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Rory McIlroy says PGA-LIV feud ‘way out of control’

Sportsnaut
Oct 23, 2022; Ridgeland, South Carolina, USA; Rory McIlroy plays from the fourth tee during the final round of THE CJ CUP in South Carolina golf tournament. Mandatory Credit: David Yeazell-USA TODAY Sports
Credit: David Yeazell-USA TODAY Sports

World No. 1 Rory McIlroy says the feud between the PGA Tour and the rebel LIV Golf Series “has gotten way out of control already.”

The Northern Irishman said in an interview this week with The Guardian that he hopes both sides can ultimately make peace in “this ‘us versus them’ thing.”

“If the two entities keep doubling down in both directions, it is only going to become irreparable,” McIlroy said. “We are going to have a fractured sport for a long time. That is no good for anyone.”

McIlroy, 33, ascended to the top of the world rankings for the first time since July 2020 following his title defense on Sunday at The CJ Cup in South Carolina.

McIlroy discussed his feelings about some of the players — and friends — who have joined LIV Golf and endangered their Ryder Cup eligibility, including Sergio Garcia, Graeme McDowell, Lee Westwood and Ian Poulter.

“It’s a weird thing,” McIlroy said. “I think it is the first time in my life that I have felt betrayal, in a way. It’s an unfamiliar feeling to me. You build bonds with these people through Ryder Cups and other things. Them knowing that what they are about to do is going to jeopardize them from being a part of that ever again? There was a great opportunity for GMac to maybe be the captain at Adare in 2027. Most of Sergio’s legacy is Ryder Cup-based, same with Poulter, Westwood.

“I would like to think the Ryder Cup means as much to them as it does to me. Maybe it does. But knowing what the consequences could be, I just could never make that decision. OK, it might not be 100 percent certain but that it could be the outcome? It just isn’t a move I would be willing to make. I thought they felt the same way.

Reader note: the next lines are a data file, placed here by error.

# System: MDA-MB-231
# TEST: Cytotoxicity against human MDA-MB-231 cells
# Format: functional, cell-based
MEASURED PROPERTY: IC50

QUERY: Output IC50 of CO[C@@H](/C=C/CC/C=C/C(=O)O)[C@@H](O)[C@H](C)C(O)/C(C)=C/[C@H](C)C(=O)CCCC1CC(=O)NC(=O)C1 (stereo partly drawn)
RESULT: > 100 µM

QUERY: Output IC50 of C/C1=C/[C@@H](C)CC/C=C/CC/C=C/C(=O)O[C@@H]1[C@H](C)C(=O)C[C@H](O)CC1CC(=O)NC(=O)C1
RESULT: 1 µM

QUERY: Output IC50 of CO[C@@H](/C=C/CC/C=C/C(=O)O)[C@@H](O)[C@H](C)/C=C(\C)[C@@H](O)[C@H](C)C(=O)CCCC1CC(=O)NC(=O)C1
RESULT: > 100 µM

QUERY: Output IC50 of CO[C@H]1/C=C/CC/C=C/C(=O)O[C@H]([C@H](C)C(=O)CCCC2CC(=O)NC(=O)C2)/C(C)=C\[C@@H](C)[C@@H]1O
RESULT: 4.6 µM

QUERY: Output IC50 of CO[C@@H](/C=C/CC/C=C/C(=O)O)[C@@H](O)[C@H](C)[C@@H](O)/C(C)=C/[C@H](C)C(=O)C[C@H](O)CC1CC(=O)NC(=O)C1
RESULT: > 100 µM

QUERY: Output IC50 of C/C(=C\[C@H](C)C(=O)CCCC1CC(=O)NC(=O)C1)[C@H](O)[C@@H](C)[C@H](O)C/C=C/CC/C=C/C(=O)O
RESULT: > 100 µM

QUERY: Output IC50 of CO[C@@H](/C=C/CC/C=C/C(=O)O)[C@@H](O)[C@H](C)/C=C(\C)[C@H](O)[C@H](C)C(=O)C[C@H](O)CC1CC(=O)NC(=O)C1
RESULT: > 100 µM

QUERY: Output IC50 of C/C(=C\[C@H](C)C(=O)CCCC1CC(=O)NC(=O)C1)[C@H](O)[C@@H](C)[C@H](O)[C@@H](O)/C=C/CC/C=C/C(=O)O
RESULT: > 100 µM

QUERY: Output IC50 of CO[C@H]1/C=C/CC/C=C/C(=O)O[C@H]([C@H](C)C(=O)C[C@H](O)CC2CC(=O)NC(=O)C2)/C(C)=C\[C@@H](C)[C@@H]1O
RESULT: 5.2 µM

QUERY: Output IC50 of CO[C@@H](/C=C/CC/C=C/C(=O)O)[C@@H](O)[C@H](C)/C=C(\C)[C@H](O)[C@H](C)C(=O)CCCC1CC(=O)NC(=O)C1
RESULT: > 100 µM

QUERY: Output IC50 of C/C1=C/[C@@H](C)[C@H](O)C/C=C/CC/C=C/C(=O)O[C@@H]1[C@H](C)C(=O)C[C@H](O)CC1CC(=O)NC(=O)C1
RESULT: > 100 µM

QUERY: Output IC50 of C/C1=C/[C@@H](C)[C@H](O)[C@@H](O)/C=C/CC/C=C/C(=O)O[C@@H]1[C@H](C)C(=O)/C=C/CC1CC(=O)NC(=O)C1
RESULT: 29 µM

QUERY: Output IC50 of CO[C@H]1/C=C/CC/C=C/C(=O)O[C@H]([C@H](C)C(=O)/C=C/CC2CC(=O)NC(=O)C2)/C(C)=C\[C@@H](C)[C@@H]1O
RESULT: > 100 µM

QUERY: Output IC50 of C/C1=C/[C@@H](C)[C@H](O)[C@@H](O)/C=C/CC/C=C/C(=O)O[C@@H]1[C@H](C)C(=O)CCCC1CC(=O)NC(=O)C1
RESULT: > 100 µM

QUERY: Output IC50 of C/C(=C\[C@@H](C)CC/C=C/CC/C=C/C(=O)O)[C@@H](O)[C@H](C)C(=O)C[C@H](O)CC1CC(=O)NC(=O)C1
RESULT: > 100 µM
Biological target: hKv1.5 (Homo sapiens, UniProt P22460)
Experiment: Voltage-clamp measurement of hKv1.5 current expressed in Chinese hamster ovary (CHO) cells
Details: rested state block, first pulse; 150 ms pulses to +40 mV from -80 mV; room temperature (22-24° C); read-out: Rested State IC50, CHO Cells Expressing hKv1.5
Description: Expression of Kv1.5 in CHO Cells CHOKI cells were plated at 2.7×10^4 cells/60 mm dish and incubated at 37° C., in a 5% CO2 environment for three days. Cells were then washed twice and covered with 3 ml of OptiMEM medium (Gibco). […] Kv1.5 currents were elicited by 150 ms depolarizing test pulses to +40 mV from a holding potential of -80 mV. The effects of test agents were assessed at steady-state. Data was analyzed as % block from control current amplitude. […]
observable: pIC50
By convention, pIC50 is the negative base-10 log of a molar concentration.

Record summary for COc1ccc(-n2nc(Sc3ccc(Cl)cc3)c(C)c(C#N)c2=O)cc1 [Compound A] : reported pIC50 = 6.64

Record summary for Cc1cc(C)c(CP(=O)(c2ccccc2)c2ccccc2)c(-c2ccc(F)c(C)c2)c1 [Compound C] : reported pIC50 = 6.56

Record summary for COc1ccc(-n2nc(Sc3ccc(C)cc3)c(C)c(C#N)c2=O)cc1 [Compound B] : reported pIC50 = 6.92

“I feel like the place where they have been able to build their legacy and build their brand, they have just left behind. You could make the same argument about me, I started in Europe and went to America but I have always been supportive of the traditional system. If people felt so aggrieved about some things, I’d rather be trying to make those changes from inside the walls than trying to go outside and be disruptive.”

Poulter took issue with McIlroy’s “betrayal” comment on Wednesday.

“A betrayal? We can still qualify for the team as far as I’m aware. Unless we’ve been told we can’t qualify, then I’m still ready to play as much as I possibly can and try and make that team,” Poulter said. “My commitment to the Ryder Cup I think goes before me. I don’t think that should ever come in question. I’ve always wanted to play Ryder Cups and have played with as much passion as anyone else that I’ve ever seen play a Ryder Cup.

“I don’t know where that comment really has come from, to be honest.”

The 2023 Ryder Cup begins next September outside of Rome, Italy.

The U.S. Ryder Cup team has ruled that American players must be members of the PGA Tour. The Europeans have not gone that far yet, although LIV Golf member Henrik Stenson was stripped of his Ryder Cup captaincy in July.

McIlroy did not hide his displeasure with LIV Golf front man Greg Norman, whose circuit is backed financially by the Saudi government.

“He has basically found people to fund his vendetta against the PGA Tour,” McIlroy said. “I think he hides behind ‘force for good’ and all that stuff … this has been his dream for 30 years and he has finally found people who can fund that dream.”

–Field Level Media